Our use of academic rhetorics does not just deliver old arguments more eloquently, but rather serves an epistemological purpose that enables us to ask new questions. The rhetorical strategy of intensification contests and dislodges unnoticed and untheorized presuppositions in academic arguments by redefining taken-for-granted uses of language, by reemphasizing the often overlooked social imbrication of metaphors presented as neutral scientific descriptions, and by reopening the textual and conceptual "black boxes" that allow authors to evade responsibility for their rhetorical choices. As deployed by Emily Martin (1987) in The Woman in the Body, intensification reveals how rhetorical gestures rooted in negative sociocultural attitudes toward women's bodies sometimes masquerade as "scientific" or "medical" knowledge. Martin reveals a pattern of medical metaphors that incorrectly associate menstruation and menopause with processes of decline and decay. Intensification enables Martin to contest the discourse of decline in accounts of menstruation by underscoring how it is shaped by cultural metaphors of production and information processing, by foregrounding its anachronistic voices and their outmoded language and attitudes about women's reproductive systems, by calling attention to the persistently negative terminology that permeates discussions of women's reproductive processes, by emphasizing the different languages used for women's reproductive physiology and for similar but ungendered physiological processes, and by accentuating the celebratory language used for men's reproductive physiology. Intensification serves to demonstrate that these metaphors misrepresent or suppress fundamental aspects of physiology, inappropriately impose gendered attitudes on processes more accurately represented by nongendered terms, and negatively influence representations of women, their physiological processes, and their medical needs, [rhetoric of inquiry, discourse analysis, intensification, reproductive physiology, menstruation and menopause, Emily Martin]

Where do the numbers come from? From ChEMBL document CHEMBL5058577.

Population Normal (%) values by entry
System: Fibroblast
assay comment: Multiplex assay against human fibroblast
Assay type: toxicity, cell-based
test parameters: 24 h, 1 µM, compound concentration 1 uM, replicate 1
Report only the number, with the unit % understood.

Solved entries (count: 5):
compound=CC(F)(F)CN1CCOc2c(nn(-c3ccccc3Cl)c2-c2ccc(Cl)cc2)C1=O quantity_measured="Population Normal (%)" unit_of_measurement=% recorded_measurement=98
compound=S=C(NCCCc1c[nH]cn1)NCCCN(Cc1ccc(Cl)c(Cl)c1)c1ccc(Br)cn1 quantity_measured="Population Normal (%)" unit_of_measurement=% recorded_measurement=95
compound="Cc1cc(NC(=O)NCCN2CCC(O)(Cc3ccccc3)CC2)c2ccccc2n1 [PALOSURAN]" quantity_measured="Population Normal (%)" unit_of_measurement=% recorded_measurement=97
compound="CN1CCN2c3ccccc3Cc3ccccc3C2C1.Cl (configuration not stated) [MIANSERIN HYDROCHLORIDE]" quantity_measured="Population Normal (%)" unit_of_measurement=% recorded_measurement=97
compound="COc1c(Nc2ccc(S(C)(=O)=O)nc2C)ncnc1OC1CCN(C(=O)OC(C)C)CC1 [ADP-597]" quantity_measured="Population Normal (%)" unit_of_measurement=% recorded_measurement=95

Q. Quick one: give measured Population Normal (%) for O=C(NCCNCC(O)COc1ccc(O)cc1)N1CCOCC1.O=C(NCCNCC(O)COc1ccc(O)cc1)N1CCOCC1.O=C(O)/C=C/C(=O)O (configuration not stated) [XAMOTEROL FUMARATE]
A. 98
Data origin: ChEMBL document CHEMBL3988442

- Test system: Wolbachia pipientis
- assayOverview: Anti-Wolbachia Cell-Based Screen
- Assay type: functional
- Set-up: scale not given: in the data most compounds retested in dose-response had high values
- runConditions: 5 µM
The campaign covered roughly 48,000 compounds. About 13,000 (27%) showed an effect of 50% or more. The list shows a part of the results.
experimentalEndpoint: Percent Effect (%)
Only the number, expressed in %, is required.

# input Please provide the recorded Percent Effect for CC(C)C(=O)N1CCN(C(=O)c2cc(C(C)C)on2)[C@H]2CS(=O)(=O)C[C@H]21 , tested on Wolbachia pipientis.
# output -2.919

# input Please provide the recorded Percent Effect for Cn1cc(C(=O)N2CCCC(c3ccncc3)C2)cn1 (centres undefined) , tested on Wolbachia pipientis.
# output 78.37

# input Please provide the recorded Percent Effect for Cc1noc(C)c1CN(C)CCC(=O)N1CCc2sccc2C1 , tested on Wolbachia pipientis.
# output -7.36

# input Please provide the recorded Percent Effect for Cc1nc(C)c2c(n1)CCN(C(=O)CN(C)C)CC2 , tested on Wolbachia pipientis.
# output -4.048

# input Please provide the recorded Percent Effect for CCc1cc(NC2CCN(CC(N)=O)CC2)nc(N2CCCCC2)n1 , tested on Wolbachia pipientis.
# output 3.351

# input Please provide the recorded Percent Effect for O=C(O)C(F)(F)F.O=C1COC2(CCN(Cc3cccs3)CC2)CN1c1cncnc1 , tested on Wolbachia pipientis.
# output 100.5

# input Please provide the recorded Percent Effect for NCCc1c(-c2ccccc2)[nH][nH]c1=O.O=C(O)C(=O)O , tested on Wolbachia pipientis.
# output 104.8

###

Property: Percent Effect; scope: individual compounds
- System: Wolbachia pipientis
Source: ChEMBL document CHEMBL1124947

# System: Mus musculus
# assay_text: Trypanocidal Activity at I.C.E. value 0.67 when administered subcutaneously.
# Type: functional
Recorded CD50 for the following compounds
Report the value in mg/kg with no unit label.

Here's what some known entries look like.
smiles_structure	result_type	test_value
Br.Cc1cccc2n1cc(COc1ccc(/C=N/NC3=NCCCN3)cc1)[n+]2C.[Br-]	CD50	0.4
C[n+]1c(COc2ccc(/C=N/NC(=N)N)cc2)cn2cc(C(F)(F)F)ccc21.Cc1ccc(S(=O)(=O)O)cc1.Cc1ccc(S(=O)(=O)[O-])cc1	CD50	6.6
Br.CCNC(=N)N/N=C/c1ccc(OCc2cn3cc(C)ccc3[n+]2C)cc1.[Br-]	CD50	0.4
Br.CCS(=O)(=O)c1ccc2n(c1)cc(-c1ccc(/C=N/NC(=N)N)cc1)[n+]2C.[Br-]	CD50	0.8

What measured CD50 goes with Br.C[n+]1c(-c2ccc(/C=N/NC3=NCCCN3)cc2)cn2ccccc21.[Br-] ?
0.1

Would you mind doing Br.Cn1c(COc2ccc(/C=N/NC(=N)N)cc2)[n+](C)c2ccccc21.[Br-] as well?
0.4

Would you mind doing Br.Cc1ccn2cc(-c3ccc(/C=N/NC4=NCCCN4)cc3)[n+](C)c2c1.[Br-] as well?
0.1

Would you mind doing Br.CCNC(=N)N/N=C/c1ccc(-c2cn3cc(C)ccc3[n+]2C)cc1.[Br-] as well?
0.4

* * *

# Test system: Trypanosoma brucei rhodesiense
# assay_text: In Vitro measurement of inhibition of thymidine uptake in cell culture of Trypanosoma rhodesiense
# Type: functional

If you can't find a tool you're looking for, please click the link at the top of the page to "Go to old article view". Alternatively, view our Knowledge Base articles for additional help. Your feedback is important to us, so please let us know if you have comments or ideas for improvement.